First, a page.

I pulled out the baby books to see some of the adorable things I chose to record when my kids were very small. (Stay with me...In a minute, I'll tell you the connection between baby books and recording life stories.)

June 14, 1998 – I changed a light bulb and 2-year-old Melissa came over, with a hand on her hip, looked up and said, ‘What in the world is going on?!”

May 5, 2001 – David, at 17 months, was in the crib and when he woke up he said, “Du, Du, Du, Goo” (Duck, Duck, Duck, Goose). How adorable. He’s cute even when he cries.

March 6, 2002 – David, Melissa, and mommy are playing spaceship. David says he’s the captain named “Dude”. Melissa is “Cindy” the robot and they are calling me “Riffer” the dog.
Baby books are very important because they help us remember our children’s actual words and thinking and innocence when they were so very small. I know it’s hard to keep up with it—especially if you have more than one child. I know you think you’ll remember the things they say, but without recording them on paper there is not a chance of recalling very much. Even when I tell myself, “You should remember this moment forever—it was so cute and so priceless.” I find that even one or two days later, I struggle to think of the details and recount their actual words or actions if it hasn’t been committed to ink on paper. So I want to encourage you to keep writing in that baby book….but I also want you to know that this is only the beginning.
What else should you be writing down as a parent or grandparent? Here are 4 things you should always be thinking about and recording when you have a chance:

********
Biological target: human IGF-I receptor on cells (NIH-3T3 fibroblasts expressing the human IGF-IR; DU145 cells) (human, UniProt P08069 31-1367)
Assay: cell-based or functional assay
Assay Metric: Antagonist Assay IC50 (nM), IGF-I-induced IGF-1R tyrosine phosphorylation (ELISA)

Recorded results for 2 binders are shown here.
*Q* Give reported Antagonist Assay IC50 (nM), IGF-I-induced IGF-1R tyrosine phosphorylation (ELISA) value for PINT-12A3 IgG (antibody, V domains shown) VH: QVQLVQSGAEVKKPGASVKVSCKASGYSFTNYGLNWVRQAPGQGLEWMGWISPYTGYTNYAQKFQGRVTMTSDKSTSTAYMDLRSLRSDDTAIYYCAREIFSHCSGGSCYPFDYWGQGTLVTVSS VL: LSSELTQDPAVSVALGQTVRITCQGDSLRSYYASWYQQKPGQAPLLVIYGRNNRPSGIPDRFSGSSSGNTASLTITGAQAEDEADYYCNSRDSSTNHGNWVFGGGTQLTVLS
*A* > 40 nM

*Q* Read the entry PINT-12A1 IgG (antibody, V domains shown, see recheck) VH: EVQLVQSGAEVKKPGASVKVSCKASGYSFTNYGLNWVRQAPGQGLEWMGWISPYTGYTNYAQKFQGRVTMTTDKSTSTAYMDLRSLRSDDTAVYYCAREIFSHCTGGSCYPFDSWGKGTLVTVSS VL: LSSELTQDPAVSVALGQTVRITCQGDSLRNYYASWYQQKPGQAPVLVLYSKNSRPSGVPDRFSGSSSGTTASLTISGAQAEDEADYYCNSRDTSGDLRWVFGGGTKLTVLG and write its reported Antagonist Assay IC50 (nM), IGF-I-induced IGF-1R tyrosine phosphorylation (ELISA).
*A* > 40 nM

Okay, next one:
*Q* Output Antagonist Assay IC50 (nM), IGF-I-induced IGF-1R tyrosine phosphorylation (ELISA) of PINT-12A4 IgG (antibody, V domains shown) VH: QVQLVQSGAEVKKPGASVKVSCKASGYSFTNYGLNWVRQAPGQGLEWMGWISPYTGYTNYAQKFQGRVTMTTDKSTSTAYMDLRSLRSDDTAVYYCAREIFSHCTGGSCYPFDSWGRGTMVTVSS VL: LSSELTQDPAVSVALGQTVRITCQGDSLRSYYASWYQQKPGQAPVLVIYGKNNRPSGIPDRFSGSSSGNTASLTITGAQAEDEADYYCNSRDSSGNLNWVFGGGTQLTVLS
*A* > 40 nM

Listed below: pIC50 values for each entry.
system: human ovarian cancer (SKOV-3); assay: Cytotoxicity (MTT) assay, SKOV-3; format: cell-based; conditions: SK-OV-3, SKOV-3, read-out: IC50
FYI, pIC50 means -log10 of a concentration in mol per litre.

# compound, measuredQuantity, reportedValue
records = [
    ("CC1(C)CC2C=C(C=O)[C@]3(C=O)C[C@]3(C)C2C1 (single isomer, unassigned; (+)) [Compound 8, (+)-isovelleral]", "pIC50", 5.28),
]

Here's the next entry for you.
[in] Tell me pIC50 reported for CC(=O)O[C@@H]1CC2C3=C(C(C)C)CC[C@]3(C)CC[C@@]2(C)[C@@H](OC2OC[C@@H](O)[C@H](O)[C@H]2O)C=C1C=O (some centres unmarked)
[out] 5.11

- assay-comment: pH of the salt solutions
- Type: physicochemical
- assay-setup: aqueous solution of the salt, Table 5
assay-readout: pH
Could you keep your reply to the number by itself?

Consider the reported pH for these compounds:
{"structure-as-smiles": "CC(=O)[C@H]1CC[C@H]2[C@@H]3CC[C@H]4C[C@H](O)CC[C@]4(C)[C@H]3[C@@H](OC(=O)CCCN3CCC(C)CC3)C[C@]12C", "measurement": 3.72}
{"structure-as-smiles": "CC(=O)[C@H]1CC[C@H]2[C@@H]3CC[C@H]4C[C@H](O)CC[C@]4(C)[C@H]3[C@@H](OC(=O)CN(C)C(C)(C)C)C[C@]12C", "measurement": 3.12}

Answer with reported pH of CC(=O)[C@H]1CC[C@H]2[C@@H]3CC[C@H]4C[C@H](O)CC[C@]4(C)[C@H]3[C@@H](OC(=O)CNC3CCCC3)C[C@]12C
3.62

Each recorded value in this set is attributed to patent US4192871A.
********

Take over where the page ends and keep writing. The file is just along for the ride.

1) Tell them about the people that matter. Someday, maybe not immediately, they will benefit from knowing as much as they can about your parents, grandparents, special aunts and uncles, and others who helped you become who you are. What are your memories of these special people? Are they alive and well and still able to tell their own life stories (not just genealogy information)? Younger generations can learn so much about our country’s history—from their own family’s perspective (not just their Social Studies book someday).
2) Tell them about you as a little person. Your children will have the opportunity to walk in your shoes and to understand what it was like when you were a child. Our kids can see us as more than just mom or dad when we share stories from our youth. In fact, many of us will have experienced our children saying, “Tell me a story from when you were a little girl (or little boy).” Seize the opportunity to tell them some of your backyard adventures or crazy family vacations.
3) Tell them about the “Real World” and some of the joys and challenges of growing up. Love, jobs and careers, raising children, and more are all part of the complexities of life. It is wonderful for kids to have a recording of how you felt the first time you held each child in your arms. Through it all, you can show that despite life being difficult at times, you’ve made it through and you’ve gained some wisdom along the way.

4) Tell them what matters most. What are truly the most important things in life? This is your opportunity to record some of your own personal values or some of your family’s beliefs that you want to be sure are remembered for all time….take care of the earth, commit to lasting relationships, follow your faith, honor your elders, and more. Share your hopes and dreams for their future too—and even write to your future grandchildren and great-grandchildren.
I know you don’t need one more thing to do, but creating a lasting legacy isn’t something you should discount or leave to chance. Delaying isn’t a good idea either—each day of life is truly a gift and we don’t have to be 80 or 90 to do this. Imagine those writings impacting not just your own children but generations to come. And just like those baby book memories with “Dude”, Cindy the robot, and Riffer the dog flying around on a spaceship in the family room, the recordings of people, memories, wisdom, and values have a chance to be remembered too.
Have more questions? Need information? Want to start recording memories for grandchildren? Call 1-866-543-3246 or 937-303-4576 or Email us at info@lifebio.com